Dr. C. S. Chase, another honored guest who then occupied the chair of pharmacology at the State University of Iowa and was known to many of his younger colleagues as Dad Chase, turned the tables on me and told about my life story instead of his own, ending with a touching tribute. In the course of his talk he gave us a quotation which I have carried with me since:

True worth is in being, not seeming,--
In doing each day that goes by
Some little good--not in dreaming
Of great things to do by and by.
For good lieth not in pursuing,
Nor gaining of great nor of small,
But just in the doing, and doing
As we would be done by, is all.

We had other special guests: Dr. Ely of Des Moines, Dr. Brinkman of Waterloo, Dr. Kennefick of Algona. It was Dr. Kennefick who recalled that he was in Iowa City when I arrived there to enter the University in 1889, and it was he who gave us a review of medical history in the years since. He said he could remember when Des Moines, a city of 50,000 had no hospital; that was in the day that the whole state of Iowa had only two hospitals, one at Davenport and one at Dubuque. At that same time Minnesota had no hospitals outside the Twin Cities and Winona.

"Fellows of the age of Dr. Rohlf and myself," he said, "have seen the evolution of this whole surgical game. It was really a joke, the surgical things we had at Iowa City when we entered. And to think of the handicap of Dr. Rohlf going up without any special training in surgery, without any opportunity to attend clinics anywhere, to evolve and bring about this work himself...A little hospital like this (Waverly's) is doing a remarkable thing. The work you do here is great."

Dr. Buchbinder of Chicago was present and so was Dr. Bierring of Des Moines, the man who preceded me a few years as president of the Iowa State Medical Society and who has since served as president of the American Medical Association. Dr. Bierring, who was a medical student with me, made me very happy when he complimented the idea of group medicine as we had it in Waverly, of "grouping together for the best possible work, and I think when the history of this town is written, it will be of that inspiration which Rohlf and these men about him have given in the way of a stimulus to real medical progress that will be his greatest moment."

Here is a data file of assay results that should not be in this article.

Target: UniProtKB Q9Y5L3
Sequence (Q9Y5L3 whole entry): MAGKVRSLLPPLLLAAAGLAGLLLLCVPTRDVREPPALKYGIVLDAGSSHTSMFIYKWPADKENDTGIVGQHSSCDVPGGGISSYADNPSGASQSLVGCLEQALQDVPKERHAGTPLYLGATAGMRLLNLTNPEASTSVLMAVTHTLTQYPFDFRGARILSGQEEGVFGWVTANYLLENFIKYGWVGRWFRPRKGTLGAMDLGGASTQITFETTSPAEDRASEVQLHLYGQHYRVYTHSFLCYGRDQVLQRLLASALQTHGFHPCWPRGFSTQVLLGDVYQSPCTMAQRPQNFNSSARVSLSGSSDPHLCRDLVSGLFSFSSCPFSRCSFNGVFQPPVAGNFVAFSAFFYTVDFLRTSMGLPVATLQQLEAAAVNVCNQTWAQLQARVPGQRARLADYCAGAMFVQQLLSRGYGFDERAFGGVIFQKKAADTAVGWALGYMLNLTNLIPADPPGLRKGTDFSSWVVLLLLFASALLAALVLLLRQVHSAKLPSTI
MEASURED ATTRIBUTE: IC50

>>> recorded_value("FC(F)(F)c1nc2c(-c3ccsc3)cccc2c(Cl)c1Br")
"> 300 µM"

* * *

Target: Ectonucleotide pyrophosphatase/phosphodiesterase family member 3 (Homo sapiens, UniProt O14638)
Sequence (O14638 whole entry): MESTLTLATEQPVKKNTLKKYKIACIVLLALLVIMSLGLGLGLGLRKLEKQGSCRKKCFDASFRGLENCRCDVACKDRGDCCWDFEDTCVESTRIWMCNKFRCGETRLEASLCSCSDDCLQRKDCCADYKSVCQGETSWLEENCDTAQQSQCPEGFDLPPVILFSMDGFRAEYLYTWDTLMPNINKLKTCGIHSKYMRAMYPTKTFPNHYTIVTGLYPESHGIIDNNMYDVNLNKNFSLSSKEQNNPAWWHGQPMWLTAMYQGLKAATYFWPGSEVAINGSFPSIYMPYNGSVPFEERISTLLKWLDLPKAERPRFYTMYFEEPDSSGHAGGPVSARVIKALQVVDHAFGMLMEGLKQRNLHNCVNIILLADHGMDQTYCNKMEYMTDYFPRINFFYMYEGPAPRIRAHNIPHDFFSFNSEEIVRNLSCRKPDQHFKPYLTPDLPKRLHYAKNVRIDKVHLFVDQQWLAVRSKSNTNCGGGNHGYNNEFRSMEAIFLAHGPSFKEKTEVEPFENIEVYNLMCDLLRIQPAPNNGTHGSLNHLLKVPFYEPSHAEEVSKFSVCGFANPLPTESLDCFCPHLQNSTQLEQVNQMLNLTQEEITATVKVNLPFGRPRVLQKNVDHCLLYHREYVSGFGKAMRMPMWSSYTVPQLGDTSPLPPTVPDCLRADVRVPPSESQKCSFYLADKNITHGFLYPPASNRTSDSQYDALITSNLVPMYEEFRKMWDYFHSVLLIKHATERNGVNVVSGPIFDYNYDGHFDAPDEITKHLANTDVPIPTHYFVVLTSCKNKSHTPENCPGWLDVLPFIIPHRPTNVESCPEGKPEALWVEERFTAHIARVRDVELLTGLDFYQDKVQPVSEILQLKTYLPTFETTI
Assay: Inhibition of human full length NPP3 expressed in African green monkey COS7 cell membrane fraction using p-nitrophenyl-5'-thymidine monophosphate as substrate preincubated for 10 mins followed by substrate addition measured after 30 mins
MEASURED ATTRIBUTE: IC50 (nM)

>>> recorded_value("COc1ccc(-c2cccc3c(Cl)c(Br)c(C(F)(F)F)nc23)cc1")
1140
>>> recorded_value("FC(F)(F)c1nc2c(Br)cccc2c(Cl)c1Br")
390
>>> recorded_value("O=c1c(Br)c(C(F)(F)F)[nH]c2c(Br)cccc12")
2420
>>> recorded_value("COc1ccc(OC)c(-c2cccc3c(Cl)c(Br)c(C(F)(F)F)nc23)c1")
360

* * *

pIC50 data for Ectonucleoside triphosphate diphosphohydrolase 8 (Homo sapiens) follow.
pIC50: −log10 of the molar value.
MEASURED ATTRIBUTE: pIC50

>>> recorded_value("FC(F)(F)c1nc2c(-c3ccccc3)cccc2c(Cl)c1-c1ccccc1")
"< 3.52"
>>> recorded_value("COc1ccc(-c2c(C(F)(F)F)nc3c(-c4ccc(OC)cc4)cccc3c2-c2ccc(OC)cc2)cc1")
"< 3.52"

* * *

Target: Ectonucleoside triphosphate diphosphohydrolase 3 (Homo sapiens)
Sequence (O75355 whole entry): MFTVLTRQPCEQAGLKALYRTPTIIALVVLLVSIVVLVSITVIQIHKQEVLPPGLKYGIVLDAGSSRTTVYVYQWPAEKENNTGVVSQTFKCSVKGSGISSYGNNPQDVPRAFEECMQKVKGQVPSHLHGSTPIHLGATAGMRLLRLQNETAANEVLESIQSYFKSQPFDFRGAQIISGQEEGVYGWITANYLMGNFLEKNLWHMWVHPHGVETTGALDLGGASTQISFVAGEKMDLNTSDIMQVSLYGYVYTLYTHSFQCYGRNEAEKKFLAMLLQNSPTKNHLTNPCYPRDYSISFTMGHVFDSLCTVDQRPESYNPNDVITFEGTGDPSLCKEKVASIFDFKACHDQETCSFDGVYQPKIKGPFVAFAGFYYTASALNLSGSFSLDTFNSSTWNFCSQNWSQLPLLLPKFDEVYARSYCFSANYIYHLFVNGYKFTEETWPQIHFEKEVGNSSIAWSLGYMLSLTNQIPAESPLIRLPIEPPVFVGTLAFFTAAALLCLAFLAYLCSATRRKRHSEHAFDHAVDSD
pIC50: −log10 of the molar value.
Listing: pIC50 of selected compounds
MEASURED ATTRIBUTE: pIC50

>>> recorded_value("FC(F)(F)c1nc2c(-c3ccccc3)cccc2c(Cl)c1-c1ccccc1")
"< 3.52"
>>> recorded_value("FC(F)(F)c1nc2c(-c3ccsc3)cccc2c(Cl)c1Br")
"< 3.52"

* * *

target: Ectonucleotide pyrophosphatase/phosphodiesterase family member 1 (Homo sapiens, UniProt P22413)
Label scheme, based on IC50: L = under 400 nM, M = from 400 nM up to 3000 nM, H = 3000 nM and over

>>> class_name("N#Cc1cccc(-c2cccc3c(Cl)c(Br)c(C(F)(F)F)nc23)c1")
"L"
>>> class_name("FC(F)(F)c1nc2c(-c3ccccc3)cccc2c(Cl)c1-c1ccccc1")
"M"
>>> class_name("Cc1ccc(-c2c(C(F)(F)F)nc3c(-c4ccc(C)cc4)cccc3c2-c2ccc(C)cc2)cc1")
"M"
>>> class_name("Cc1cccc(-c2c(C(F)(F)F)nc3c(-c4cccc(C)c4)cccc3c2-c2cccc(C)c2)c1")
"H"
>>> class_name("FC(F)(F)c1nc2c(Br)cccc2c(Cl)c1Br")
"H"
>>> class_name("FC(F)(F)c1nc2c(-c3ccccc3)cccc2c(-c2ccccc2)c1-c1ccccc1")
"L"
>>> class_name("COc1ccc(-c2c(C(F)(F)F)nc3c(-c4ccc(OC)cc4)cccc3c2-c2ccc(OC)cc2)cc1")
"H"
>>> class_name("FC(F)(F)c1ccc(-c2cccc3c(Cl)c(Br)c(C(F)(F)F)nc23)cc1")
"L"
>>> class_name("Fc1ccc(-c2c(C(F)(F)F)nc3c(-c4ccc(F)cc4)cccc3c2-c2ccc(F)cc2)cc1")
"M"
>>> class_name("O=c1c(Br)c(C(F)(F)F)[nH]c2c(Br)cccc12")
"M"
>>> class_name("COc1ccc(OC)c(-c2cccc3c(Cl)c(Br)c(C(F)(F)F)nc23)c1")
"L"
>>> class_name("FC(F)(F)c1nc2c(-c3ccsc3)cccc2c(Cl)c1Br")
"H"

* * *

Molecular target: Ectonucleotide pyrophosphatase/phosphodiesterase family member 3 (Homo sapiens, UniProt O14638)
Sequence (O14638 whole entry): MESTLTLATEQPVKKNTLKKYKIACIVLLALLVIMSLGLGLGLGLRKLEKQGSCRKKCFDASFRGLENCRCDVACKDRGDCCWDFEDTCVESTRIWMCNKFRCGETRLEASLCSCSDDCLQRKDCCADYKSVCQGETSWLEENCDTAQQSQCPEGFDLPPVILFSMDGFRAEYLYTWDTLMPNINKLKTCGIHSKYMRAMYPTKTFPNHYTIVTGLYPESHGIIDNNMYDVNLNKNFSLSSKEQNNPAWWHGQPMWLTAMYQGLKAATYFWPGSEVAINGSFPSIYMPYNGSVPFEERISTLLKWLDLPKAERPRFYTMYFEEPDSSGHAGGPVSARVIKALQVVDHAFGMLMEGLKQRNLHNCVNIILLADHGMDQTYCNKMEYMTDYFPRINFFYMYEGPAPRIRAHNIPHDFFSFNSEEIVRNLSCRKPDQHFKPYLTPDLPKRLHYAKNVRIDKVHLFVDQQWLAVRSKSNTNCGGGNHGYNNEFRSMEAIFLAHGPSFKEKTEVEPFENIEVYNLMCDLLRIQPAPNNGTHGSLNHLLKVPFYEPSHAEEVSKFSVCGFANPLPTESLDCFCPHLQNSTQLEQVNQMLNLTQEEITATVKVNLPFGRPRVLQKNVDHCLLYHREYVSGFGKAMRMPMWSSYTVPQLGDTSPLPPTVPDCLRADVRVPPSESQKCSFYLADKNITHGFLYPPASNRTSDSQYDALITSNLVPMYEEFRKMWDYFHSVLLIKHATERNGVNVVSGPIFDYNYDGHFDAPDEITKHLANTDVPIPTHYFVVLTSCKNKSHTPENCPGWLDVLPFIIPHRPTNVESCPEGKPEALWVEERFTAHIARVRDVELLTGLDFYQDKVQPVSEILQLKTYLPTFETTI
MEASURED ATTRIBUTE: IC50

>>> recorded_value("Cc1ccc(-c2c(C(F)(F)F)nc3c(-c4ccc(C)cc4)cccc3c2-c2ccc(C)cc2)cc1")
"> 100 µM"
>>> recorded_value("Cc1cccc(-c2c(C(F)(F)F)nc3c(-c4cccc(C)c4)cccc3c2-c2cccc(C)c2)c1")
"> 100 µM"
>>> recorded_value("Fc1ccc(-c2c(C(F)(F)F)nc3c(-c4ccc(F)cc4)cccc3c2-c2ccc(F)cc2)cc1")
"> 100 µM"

Then Dr. Call of Greene spoke, and Dr. F. A. Osincup of Waverly paid tribute to the late Dr. Jungblut of Tripoli.

The end of the party was at hand when Dr. Chase asked if I would repeat Dr. Guthrie's eulogy to the medical profession, the eulogy which I had heard as a student at Iowa City. My pulse quickened as I gave again those thrilling words.

As the last guest departed I began looking forward to the next January fifth. And as it approached I realized anew each year what a beautiful task my mother had set for me, how pregnant with meaning were those words of hers that day long ago on the farm when she had taken my hands in hers and had patted them saying, "They are the hands of a helper, son. I hope they will be--always."

At the clinic in 1930, Dr. Leonard West, who had worked with me in Waverly and who was then practicing in Des Moines, by some strange coincidence gave another expression of my mother's words when he said in his after-dinner speech: "...And intimately connected with his life have been his hands. There is something distinctive, individualistic, characteristic in Dr. Rohlf's hands. I have looked at them and watched them many times. Mrs. West painted a portrait of the doctor, and the thing that pleased me more than anything else about the portrait was the doctor's hands. There is something about them that reflects the personality of a surgeon. Ida Norton Munson has written a little verse called 'The Surgeon's Hands' to which I have added a little for your birthday":

(with apologies to Ida North Munson)
Your face? I know not whether it be fair,
Or lined or grayed to mark the slipping years.
Your eyes? I do not glimpse the pity there,
Or try to probe their depths for hopes or fears.
Only upon your wondrous hands I gaze,
And search my memory through so fittingly
To voice their loveliness. In still amaze
I bow before their quite dignity.
They make the crooked straight and heal old sores;
The blind to see, the war-torn clean and whole.
Throughout the suffering world they touch the doors
That open wide to life. The bitter bowl
Of pain they sweeten till the weary rest,
As though the hands of Christ had served and blest. 'Your hands I clasp each birthday morning,
And then, all sorrows flee,
May your hands work on, each day at dawning,
I honor them at sixty-three!

  Version: World Wide Web Edition Copyright 1995 by Richard Rathe
  Created: October 1, 1995   Modified: July 5, 1999